Haiti takes steps to determine if shipwreck findings belong to Christoper Columbus’ Santa Maria



Haiti’s government has formed a commission to help settle the question of whether remnants of a shipwreck off the country’s north coast belongs to explorer Christopher Columbus’ storied flagship, the Santa Maria.

Prime Minister Laurent Lamothe announced the group in the wake of a visit with leading underwater explorer Barry Clifford, who earlier this month announced that he believed a ballast pile found on a reef — and a now missing cannon, which he first saw 10 years ago — belonged to the ship that led Columbus’ first voyage to the Americas but was later damaged on Christmas Day in 1492 in what is now Haiti.

For centuries, the ship’s fate has puzzled historians and archaeologists who in recent years have searched towns in northern Haiti for the ship’s remains and a fortified village called La Navidad, which is said to have been built with the ship’s planks.

Meanwhile, Haiti for centuries has laid claim to an anchor — currently on display at its national pantheon museum in Port-au-Prince — that scholars and academics say belonged to the vessel, further fueling skepticism by some about media reports that portrayed Clifford’s find as the first substantial evidence linking the Santa Maria to Haiti.

The commission’s main task will be to establish the guidelines for the final exploration of the site.

Clifford met with Lamothe on Wednesday during which he laid out his findings to the prime minister, as well as the minister of foreign relations, culture and tourism. He was accompanied by History channel executive producer Adam Bullmore and director Dov Freedman.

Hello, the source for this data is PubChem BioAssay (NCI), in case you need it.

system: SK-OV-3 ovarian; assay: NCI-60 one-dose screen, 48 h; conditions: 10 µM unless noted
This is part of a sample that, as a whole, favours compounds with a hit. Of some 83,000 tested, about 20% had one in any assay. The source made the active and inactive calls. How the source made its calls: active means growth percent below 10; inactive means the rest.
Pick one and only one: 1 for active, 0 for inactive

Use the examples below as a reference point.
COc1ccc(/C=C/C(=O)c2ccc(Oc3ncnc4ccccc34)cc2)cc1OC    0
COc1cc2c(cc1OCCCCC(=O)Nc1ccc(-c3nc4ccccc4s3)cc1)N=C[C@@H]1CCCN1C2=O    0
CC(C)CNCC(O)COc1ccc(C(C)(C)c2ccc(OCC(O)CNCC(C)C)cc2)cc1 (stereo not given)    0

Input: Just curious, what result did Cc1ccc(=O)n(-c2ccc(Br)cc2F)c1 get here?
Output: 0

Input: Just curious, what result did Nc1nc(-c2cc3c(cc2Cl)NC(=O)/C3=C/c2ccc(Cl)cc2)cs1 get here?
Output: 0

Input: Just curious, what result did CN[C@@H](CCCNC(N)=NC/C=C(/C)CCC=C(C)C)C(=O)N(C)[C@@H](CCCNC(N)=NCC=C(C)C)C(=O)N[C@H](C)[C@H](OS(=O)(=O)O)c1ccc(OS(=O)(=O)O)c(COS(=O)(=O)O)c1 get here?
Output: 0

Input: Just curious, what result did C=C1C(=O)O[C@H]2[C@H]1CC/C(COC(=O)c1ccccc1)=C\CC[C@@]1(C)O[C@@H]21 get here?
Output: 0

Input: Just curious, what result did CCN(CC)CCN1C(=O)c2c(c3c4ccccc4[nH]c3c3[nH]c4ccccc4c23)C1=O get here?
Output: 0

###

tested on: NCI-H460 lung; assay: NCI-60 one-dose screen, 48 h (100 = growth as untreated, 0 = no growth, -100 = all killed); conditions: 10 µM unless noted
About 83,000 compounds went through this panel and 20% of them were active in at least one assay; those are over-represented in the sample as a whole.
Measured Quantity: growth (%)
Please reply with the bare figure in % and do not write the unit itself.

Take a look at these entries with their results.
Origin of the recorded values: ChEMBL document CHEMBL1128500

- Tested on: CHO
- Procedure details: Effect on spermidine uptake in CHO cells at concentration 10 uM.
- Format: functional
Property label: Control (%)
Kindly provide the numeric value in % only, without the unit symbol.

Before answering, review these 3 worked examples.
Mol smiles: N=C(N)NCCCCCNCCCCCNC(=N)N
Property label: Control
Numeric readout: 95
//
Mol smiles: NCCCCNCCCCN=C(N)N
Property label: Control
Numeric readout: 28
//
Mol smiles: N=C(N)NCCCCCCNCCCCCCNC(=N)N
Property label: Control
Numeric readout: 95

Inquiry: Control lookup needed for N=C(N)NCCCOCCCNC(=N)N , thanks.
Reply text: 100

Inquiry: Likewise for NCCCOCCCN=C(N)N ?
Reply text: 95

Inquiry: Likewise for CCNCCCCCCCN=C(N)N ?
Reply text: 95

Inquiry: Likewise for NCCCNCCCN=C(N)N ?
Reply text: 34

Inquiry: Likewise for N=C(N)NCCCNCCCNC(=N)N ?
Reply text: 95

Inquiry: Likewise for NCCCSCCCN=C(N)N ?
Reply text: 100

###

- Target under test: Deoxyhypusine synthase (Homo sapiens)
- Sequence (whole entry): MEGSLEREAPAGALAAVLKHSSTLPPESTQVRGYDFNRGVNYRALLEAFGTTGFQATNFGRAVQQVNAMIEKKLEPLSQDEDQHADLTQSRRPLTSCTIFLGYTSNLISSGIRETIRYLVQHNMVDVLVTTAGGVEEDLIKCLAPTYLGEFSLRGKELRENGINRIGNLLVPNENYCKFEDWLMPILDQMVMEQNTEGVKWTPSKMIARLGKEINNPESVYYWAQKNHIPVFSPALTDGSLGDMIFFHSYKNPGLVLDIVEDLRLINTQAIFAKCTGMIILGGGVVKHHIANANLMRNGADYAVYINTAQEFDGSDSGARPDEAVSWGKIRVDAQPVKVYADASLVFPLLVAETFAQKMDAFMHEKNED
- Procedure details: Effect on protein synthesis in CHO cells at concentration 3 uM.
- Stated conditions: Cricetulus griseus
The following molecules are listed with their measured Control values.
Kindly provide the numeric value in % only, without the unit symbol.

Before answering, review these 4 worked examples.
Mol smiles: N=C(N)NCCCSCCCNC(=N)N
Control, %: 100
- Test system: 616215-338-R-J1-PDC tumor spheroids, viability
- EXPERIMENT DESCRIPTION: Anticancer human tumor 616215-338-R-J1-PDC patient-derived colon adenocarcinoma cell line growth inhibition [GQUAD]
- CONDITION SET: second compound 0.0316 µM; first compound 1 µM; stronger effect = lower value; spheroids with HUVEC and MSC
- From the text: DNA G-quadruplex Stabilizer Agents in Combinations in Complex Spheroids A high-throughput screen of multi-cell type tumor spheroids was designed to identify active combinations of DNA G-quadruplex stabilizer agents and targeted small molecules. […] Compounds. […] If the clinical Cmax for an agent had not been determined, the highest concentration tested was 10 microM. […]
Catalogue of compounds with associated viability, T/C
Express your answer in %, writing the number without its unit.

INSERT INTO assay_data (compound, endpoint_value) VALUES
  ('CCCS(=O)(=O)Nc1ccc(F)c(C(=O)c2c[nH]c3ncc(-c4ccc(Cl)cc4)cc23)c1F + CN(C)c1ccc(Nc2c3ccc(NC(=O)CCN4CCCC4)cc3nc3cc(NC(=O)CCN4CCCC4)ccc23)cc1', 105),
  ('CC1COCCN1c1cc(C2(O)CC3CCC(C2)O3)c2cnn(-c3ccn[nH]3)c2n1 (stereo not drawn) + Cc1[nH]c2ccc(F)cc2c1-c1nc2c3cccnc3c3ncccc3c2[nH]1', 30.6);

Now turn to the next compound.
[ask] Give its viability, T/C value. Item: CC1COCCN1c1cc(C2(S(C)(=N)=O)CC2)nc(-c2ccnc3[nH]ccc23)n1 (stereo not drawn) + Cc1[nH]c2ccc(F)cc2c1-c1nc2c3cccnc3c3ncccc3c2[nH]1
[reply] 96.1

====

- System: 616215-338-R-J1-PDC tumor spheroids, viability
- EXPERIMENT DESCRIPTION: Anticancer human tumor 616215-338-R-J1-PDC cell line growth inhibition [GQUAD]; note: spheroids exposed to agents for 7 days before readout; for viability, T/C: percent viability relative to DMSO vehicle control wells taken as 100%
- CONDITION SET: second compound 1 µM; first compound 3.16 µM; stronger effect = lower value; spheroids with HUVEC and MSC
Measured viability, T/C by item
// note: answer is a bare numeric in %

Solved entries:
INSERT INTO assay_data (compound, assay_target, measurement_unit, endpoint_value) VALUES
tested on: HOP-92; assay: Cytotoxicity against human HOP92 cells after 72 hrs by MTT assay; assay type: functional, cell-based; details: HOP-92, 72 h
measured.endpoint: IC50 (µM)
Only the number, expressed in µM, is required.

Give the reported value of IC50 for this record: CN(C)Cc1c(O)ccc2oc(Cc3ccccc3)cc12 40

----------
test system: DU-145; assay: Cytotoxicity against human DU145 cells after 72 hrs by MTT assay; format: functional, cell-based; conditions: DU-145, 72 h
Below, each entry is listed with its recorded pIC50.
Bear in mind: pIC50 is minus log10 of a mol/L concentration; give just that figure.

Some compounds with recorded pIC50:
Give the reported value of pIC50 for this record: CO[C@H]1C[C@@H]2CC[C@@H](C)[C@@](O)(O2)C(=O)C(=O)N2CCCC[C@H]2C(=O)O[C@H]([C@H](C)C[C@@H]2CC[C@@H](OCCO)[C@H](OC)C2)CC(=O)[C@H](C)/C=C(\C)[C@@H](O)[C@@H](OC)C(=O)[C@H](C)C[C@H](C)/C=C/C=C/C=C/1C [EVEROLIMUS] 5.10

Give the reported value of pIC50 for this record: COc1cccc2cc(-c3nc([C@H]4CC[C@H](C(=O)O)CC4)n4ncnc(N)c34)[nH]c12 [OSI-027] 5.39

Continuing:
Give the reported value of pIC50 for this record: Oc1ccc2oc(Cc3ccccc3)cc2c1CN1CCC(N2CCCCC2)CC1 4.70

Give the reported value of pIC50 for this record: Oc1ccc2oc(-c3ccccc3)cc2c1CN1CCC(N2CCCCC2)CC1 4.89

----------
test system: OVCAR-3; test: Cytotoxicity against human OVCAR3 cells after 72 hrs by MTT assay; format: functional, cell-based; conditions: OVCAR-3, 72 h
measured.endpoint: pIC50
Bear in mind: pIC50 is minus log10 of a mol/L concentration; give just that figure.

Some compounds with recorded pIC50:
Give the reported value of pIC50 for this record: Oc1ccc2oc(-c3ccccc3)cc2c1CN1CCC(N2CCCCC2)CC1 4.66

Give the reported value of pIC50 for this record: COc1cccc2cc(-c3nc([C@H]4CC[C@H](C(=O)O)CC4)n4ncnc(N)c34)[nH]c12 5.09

The Haitian government has been closely following the story, with Culture Minister Monique Rocourt telling the Miami Herald in a recent interview that the ultimate challenge will be to link what Haitians and others have been taught through history about the ship’s fate with “what is being said right now.”

“It’s going to be the subject of a long investigation,” she said.

Clifford has said that the evidence he and his team found in less than 20 feet of water not far from Cap-Haitien makes this the “best candidate ever for the Santa Maria.”

“This finding is for the Haitian people, and if the remains turn out to be those of the Santa Maria, it will be up to the Haitian government to determine what to do with them,” he told Haitian officials this week.

The government’s commission will be led by Rocourt, the culture minister, and include Tourism Minister Stephanie Balmir Villedrouin; executive director of the Museum of the Haitian National Pantheon Michèle Frisch and Clifford. Members have already asked Clifford to submit an exploration plan in accordance with UNESCO guidelines, as part of Haiti’s efforts to protect its underwater cultural heritage.

“While taking all necessary precautions and adhering to UNESCO protocol guidelines, the Haitian government welcomes the news and attention such a discovery could bring to Haiti,” Lamothe said.

Clifford is expected to provide the plan within the next two weeks, and work on determining if the find is the Santa Maria could begin as early as July 1.

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